The Bible is the greatest economic textbook ever written. If you did a “man on the street” interview asking what is the greatest book on economics ever written, you could probably be on a corner in Times Square for days and no one would even suggest the Bible. God has more to say in the Bible about money than He does about prayer. (Number of verses: money, 140; mammon, 4; wealth, 27; riches, 99; inheritance, 239; and prayer, 114)
God’s economic laws are unchanging and the more accurately you understand them and follow them in your own life, the more accurately you will reflect the God of the Bible to the world around you. Even individuals and nations that obey God’s economic laws, whether acknowledging God as the source or not, will reap more economic prosperity.
The most prosperous nations throughout history have based their economic systems on the Bible. When they turned their backs on God’s principles as their standard, their civilizations declined. Unless we have repentance in our own land quickly, we will continue to witness an economic and cultural meltdown so catastrophic that it is beyond our imagination.
That is where we get into economics. Biblical economics is simple.
The 15 Principles of Economics
- Truth: Truth is a Person and He is knowable. Therefore, economic truth is knowable. God’s economic laws are immutable.
- Cause to effect: A person reaps what they sow, they reap later than they sow, and they reap more than they sow. God’s economy is based on constant growth and abundance and thus is in conflict with a worldview that presupposes limited resources and the capacity for overpopulation.
- Character: You can only have as much of the Kingdom resources as you have the character to obtain and maintain. Stewardship is the currency of the Kingdom.
- Independence: God is the source of all things and we must trust Him for supply while assuming personal responsibility for our actions.
- God-given rights: Human government is to protect inalienable rights. Whenever civil government purports to grant rights, it is purporting to be god. God’s system gives us the opportunity to work, but no guarantee of the result. A right is only a right if one person does not have to pay for the “right” of another.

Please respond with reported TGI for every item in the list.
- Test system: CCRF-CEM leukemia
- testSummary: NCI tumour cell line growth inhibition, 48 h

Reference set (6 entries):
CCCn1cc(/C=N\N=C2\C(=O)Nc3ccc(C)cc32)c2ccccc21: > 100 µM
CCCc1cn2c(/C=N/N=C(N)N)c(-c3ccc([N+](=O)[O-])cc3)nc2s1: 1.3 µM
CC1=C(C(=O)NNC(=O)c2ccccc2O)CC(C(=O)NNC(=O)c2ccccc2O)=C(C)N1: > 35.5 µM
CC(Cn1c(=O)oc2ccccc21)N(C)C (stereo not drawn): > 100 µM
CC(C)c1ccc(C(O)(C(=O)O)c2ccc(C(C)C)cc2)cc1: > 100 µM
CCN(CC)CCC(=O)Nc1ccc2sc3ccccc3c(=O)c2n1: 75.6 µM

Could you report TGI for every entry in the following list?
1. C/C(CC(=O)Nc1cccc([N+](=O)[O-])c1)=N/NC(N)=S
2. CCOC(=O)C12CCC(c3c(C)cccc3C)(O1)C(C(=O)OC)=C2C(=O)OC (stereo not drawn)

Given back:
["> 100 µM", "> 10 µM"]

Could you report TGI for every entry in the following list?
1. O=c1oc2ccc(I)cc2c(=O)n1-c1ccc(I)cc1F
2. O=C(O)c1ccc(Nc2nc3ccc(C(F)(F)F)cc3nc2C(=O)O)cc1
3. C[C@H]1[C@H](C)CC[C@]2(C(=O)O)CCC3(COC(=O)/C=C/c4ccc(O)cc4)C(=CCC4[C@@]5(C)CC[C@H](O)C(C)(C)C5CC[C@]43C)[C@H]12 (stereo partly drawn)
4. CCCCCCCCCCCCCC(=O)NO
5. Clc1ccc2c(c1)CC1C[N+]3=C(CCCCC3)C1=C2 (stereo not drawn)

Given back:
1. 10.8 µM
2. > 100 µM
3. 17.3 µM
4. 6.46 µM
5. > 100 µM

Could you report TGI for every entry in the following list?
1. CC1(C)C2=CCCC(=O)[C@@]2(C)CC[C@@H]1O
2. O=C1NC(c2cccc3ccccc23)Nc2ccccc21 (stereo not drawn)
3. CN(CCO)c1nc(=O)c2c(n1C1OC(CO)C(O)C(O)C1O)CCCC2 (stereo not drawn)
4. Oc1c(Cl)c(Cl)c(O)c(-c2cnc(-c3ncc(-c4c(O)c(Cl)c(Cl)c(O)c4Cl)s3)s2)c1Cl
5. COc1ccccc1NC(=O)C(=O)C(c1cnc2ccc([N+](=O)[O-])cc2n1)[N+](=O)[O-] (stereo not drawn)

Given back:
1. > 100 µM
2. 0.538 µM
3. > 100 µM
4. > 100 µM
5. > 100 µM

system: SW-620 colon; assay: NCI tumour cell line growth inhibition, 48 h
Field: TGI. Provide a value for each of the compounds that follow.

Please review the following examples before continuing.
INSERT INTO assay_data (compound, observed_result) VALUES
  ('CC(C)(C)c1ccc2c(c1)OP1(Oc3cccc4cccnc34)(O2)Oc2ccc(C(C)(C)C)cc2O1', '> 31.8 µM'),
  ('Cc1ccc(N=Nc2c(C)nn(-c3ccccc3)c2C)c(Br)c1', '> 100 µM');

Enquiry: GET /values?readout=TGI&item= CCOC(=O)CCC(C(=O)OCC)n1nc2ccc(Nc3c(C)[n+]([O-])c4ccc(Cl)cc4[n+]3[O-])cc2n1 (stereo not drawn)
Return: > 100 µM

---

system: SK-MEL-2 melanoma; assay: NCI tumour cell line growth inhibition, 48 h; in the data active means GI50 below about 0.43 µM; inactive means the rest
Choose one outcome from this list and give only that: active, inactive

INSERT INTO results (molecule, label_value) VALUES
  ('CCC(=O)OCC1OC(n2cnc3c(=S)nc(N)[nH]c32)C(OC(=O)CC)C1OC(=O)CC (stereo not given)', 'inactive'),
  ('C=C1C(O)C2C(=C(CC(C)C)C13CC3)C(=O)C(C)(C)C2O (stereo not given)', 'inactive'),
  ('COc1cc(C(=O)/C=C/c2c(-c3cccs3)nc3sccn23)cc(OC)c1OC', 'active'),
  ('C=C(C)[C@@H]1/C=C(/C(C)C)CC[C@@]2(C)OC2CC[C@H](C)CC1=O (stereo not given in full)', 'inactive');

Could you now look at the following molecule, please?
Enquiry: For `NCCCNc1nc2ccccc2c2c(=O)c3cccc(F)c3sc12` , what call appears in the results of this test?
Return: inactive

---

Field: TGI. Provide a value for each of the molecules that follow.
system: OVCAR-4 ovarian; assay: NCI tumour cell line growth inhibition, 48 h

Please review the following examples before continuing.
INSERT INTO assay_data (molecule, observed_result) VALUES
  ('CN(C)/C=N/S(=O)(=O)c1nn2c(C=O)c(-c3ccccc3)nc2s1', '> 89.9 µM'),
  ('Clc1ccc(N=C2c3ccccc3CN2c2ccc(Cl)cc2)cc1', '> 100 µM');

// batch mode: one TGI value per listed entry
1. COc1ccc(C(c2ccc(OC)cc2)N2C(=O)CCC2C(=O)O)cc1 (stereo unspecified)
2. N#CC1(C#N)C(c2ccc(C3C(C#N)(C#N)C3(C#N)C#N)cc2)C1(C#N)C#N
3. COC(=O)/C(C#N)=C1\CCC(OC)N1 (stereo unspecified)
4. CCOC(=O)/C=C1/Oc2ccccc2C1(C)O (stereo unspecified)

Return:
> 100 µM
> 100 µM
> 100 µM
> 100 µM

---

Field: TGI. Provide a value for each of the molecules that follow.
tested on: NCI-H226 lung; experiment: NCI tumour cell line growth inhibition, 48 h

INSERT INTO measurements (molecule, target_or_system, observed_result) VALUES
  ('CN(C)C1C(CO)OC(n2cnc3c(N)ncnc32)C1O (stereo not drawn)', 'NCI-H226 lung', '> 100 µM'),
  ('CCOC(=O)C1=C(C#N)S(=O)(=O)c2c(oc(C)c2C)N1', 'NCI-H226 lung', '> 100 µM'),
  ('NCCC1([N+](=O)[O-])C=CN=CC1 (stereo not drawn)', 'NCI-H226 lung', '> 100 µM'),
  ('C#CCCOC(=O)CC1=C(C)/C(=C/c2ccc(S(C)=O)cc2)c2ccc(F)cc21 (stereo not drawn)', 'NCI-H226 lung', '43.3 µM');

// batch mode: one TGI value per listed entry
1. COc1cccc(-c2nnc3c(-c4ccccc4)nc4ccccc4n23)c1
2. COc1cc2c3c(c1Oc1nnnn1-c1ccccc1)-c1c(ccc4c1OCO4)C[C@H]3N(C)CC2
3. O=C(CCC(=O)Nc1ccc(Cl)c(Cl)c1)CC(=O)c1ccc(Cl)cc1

- Private ownership of property: “Thou shalt not steal” (Exodus 20:15) necessitates private ownership of property. Private ownership of property is necessary for self-responsibility and Liberty.
- God’s economy reflects God’s character: God is a God of love, abundance, wealth and health. There is no poverty in God’s economy.
- Tithing: The tithe is a practical reminder of God’s ownership and one of God’s methods of delivering blessing to His people.
- Wealth transfers to the best steward. (Matthew 25:15-28, II Corinthians 9:6, Galatians 6:7, Luke 12:42-48)
- Governments, as well as individuals, are bound by God’s laws: Civil governments do not have biblical authority to legislate against God’s commands. Civil magistrates must answer to God for how they govern.
- Poverty is first internal before it is external: You cannot make a person rich by changing their circumstances.
- Governmental Liberty is necessary for prosperity. (Isaiah 61 & Luke 4)
- Economic Liberty is necessary for religious Liberty: How you use your resources is part of your personal stewardship. Your labor and the fruit of it are part of your worship and service to God.
- Inheritances: The ability to leave an inheritance for future generations is necessary to maintain a Christian culture. (Proverbs 13:22)
- Wealth has a designated Kingdom purpose: When an individual or nation does not use its wealth for God’s purpose, it will no longer be prosperous.
It is God who gives you the power to get wealth. (Deuteronomy 8:18) Wealth is given for a purpose. When you divorce wealth from it’s purpose, you don’t need it anymore.
If Christianity does not address the economic issues of our day, then it will continue to be treated as irrelevant. If we step forward and teach people to look to the Bible as their economic textbook, it will help people understand that God cares about the practical aspects of life and draw them to God’s Word. To think biblically, we must define our words biblically. When we start applying God’s solutions to economics and every other area of culture, we will see a revival in our land.